Of all literary theorists who gained prominence in the second half of the 20th century, Wolfgang Iser is among those who most rigorously confronted the question why we need the inessential form of fiction called “literature” and how literary theory might provide us with a way to disclose its function. Starting out with reflecting on how literature functions as a medium of interaction between the context from which it emerges, and a reader who makes the literature concrete, Iser contributed to the development of literary theory by turning literature itself into a mode of reflection. In this so-called “Wirkungsästhetik” [“aesthetics of effect”] he conceived of the literary text as a structure that elicits aesthetic …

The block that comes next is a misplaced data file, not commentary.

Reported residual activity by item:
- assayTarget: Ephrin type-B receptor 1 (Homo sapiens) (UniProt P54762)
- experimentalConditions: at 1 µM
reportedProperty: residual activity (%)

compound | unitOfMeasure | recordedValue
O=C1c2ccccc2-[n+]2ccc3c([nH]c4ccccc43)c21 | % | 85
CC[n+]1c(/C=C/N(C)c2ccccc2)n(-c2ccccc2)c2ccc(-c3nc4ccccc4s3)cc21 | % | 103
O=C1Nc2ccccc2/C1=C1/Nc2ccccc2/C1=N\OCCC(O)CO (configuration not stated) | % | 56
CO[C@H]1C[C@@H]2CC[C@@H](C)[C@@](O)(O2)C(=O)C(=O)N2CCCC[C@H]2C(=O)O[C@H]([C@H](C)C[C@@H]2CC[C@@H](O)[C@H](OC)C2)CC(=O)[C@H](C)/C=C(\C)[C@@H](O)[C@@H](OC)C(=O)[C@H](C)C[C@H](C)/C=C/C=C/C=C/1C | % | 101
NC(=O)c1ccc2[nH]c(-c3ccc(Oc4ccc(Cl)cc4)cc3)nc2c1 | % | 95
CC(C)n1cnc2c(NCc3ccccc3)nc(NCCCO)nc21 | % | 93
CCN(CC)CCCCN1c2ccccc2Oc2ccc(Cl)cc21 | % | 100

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Van Imschoot, Tom. "Wolfgang Iser". The Literary Encyclopedia. First published 22 November 2005
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